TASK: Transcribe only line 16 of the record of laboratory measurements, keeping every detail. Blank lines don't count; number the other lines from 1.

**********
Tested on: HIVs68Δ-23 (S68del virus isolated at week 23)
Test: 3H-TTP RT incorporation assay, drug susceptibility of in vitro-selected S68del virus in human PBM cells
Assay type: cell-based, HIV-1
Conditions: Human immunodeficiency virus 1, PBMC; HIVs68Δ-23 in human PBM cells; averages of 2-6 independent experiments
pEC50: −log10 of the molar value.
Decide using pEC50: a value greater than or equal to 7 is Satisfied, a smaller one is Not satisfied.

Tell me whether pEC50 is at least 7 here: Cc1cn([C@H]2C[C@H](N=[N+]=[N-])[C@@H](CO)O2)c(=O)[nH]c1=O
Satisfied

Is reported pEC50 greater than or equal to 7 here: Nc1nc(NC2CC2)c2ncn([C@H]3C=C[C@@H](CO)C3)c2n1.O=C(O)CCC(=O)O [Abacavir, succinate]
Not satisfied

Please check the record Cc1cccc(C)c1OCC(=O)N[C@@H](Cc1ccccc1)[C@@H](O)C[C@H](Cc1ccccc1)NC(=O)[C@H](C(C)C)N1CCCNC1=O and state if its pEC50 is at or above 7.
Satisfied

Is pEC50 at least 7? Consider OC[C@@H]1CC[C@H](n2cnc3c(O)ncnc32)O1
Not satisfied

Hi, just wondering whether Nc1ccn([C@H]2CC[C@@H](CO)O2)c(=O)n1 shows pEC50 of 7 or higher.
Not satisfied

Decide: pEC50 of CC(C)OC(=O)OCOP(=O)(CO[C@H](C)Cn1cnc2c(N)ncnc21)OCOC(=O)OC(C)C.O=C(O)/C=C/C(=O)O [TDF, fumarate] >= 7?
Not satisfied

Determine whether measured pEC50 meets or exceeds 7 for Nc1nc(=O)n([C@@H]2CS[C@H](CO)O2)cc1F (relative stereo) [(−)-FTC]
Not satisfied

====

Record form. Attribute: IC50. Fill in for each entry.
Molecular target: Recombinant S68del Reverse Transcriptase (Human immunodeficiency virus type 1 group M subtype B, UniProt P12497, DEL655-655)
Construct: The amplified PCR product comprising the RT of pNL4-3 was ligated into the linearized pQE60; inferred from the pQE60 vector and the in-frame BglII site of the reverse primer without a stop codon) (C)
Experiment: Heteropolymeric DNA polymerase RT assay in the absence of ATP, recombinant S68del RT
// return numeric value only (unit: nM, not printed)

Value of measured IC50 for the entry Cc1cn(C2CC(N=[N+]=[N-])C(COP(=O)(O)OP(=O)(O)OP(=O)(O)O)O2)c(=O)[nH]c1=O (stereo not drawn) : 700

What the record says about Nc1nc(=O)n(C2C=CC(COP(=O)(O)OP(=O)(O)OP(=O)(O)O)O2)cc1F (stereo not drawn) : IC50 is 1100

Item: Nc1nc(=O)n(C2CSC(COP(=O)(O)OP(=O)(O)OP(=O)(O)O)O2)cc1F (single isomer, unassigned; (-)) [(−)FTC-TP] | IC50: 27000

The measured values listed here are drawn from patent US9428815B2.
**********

Not satisfied